For some women, getting sexually aroused can be difficult. Whether it’s due to physical or emotional concerns, getting blood pumping to their genitals, which is what happens when people are aroused, can be trying, especially if the woman is disgusted in any way. Why would a woman be disgusted by sex? Well, germs for one thing. In the hopes of figuring out what affects sexual arousal in women, the “arousometer” has been created to gauge exactly what’s going down there.
Through the use of the “arousometer,” a vaginal photoplethysmograph shaped like a tampon to measure blood flow to the genitals, evolutionary psychologist, Dr. Diana Fleischman, studied 76 straight women between the age of 18 and 42 in regards to what turned them on or didn’t. What she found was that women have a lower threshold for disgust when it comes to sex than men do.
As Fleischman explained, “Women are more vulnerable to contracting diseases through sex than men and show worse outcomes once infected, so we should expect that women will be especially turned off when they are disgusted."
What Fleischman and her team found, after four experiments that involved women watching movies that evoked feelings of eroticism, disgust and fear, was that when women were disgusted while watching an erotic film, they were three times less sexually aroused than if they were fearful.
Takeaway? If you’re disgusted, it’s a pretty powerful motivator to stay the eff away from getting it on. But if you're fearful, you still might be able to swing it. Strange, I know. Because that's not the only weird thing that scientists have discovered about sexual arousal, here are six more WTF scientific finds on the topic.
1. Women Can Be Aroused During A Sexual Assault
Not only does this correspond with what Fleischman discovered in regards to fear not being a major component in shutting down arousal, but other research has found that there’s an evolutionary reason for it.
According to a 2010 study, a woman’s body may become aroused during rape as a means to protect her from genital injury. This is no way means consent, but just that the human body reacts in ways that are meant strictly for protection.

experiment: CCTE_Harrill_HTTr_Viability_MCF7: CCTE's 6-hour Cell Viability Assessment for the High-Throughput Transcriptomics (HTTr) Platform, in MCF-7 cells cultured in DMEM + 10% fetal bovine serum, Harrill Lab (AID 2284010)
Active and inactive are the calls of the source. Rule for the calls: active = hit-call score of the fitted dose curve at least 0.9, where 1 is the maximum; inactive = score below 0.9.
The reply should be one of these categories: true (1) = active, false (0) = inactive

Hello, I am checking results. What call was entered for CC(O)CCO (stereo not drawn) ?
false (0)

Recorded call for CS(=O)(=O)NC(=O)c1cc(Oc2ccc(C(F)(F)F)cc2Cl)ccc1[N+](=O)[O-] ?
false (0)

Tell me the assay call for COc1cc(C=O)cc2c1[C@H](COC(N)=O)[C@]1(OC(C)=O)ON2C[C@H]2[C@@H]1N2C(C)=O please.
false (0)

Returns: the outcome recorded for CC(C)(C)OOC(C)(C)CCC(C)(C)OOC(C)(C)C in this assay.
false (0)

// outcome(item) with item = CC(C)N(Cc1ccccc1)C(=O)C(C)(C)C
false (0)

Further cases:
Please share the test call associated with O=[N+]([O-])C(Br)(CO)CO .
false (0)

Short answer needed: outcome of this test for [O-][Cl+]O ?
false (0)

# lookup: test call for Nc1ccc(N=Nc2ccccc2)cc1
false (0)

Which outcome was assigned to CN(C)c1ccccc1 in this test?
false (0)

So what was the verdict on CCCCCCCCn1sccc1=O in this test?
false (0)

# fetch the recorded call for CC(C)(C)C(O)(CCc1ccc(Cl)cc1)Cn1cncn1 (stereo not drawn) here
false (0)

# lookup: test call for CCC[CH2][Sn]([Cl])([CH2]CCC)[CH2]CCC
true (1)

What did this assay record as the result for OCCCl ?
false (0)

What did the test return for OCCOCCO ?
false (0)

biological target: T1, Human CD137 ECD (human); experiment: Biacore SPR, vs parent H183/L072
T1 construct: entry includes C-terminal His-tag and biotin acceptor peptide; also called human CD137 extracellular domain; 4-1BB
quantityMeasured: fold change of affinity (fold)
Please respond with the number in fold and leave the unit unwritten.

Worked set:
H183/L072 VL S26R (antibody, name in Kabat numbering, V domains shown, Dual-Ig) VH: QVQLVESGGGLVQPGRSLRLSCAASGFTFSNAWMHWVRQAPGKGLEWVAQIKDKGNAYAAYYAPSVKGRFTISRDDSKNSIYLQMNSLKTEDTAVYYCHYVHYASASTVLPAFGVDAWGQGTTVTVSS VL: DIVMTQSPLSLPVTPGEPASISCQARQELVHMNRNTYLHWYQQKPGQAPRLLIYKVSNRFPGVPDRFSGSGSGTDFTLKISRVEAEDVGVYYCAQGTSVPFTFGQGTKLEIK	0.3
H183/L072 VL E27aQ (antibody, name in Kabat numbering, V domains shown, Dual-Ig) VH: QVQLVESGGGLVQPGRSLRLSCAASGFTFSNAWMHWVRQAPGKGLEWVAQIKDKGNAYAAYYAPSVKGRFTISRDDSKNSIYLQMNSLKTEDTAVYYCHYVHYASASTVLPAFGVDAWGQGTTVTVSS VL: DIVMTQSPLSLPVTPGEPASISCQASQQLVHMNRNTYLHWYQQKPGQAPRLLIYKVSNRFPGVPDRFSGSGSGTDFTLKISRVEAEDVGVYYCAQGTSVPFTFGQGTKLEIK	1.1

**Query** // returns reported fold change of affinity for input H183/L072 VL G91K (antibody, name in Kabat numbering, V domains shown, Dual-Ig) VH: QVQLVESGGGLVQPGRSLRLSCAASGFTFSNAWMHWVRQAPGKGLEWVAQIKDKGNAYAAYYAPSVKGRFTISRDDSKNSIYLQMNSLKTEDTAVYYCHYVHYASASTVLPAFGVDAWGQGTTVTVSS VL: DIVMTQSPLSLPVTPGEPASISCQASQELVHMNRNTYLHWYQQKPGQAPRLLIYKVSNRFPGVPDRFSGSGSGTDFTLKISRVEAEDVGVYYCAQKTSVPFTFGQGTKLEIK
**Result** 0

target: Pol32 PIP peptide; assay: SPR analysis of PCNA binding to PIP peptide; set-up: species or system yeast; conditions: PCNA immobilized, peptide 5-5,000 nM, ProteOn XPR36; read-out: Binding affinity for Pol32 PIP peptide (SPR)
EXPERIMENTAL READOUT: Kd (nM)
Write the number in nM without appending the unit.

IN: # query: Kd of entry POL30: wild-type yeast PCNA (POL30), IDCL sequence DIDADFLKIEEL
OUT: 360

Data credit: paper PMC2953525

2. Certain Scents Can Cause Arousal
Research has found that just smelling a specific scent can increase blood flow to the genitals. As a 1998 study found, the smell of Good and Plenty (yes, that candy), cucumbers, pumpkin pie, and lavender can arouse a woman. When combined, the scents have even more of an effect, with the combo of Good and Plenty and cucumber creating a 13 percent increase in blood flow to the genitals.
3. Men Can Become Aroused Under Threat Of Electric Shock
A 1987 study found that when men were placed in anxious situations, they became aroused. The specific research threatened men with an electric shock if they didn’t get and maintain an erection. Surprisingly (or not surprisingly), men were able to be aroused pretty much on command.
4. Women Can Become Aroused While Watching Apes Mate
According to psychologist Meredith Chivers, watching bonobos, a species of ape, have sex often arouses women. This isn’t to suggest that women want to have sex with apes, but that even being exposed to images of bonobos getting it on, can create an arousal in them.
5. The Smell Of Women’s Tears Can Kill Arousal In Men
A 2011 study found that when men in a controlled experiment were asked to “sniff” women’s tears, they immediately experienced a decrease in their sexual arousal. According to researchers, the smell of a woman’s tears is the evolutionary way of telling her partner she’s not in the mood for sex.
6. Spinal Cysts Can Cause Persistent Sexual Arousal In Women
While some women may have a hard time getting aroused, other women just can’t stop being aroused. A 2012 study found that persistent genital arousal disorder (PGAD) could be brought on my Tarlov cysts in women’s spines. Although not all doctors agree that this could be the reason for PGAD, the thinking is that in removing the cysts, these women could find some relief. No woman wants blue vulva all the time.